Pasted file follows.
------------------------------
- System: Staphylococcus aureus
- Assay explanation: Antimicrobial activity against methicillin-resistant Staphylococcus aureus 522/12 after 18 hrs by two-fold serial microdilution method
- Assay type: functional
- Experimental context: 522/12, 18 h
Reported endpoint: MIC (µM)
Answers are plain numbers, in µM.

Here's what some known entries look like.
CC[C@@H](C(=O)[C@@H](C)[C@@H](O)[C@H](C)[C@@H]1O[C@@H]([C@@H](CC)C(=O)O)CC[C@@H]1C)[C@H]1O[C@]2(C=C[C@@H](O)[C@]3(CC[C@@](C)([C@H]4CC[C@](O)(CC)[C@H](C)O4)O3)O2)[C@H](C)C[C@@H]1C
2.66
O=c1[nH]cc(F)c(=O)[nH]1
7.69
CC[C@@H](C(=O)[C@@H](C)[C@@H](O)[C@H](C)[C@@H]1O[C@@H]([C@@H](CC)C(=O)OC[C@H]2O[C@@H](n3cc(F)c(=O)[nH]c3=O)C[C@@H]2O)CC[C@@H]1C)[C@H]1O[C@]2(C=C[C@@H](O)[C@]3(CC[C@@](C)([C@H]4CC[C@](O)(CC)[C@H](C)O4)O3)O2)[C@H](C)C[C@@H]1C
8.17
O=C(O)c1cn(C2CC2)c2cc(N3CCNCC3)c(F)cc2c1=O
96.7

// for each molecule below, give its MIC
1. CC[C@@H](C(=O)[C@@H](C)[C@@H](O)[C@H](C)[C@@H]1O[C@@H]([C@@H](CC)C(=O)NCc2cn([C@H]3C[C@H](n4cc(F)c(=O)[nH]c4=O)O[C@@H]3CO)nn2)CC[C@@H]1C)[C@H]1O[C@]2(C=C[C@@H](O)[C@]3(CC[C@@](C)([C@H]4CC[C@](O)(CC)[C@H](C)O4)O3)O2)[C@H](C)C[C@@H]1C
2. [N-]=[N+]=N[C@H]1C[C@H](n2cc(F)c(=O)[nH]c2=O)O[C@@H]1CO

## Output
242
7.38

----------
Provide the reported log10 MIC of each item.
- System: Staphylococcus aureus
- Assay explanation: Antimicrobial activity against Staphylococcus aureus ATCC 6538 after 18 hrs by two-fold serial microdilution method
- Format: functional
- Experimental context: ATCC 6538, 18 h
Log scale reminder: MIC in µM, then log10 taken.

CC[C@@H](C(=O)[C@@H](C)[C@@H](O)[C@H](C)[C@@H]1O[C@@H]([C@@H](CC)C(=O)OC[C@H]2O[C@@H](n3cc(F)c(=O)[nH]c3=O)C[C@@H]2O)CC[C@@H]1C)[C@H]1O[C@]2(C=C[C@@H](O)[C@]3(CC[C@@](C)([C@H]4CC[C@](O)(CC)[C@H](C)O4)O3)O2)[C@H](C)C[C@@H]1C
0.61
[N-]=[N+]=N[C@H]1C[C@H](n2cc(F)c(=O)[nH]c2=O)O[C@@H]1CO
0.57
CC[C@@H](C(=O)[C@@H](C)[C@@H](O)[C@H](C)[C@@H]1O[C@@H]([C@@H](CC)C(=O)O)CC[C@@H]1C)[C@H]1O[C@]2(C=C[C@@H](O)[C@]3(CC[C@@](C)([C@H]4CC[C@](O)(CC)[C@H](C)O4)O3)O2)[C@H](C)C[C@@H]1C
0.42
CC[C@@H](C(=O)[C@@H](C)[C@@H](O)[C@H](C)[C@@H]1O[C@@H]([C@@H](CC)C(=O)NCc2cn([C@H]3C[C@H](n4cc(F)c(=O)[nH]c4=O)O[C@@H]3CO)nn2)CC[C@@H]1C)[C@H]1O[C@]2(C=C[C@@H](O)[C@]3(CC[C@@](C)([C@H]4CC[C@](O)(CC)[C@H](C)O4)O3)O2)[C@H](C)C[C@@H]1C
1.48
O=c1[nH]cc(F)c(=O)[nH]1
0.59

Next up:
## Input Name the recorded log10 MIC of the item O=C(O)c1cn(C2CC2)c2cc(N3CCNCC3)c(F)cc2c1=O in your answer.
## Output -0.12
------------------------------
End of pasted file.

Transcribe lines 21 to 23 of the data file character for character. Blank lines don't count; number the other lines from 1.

7.38

----------
Provide the reported log10 MIC of each item.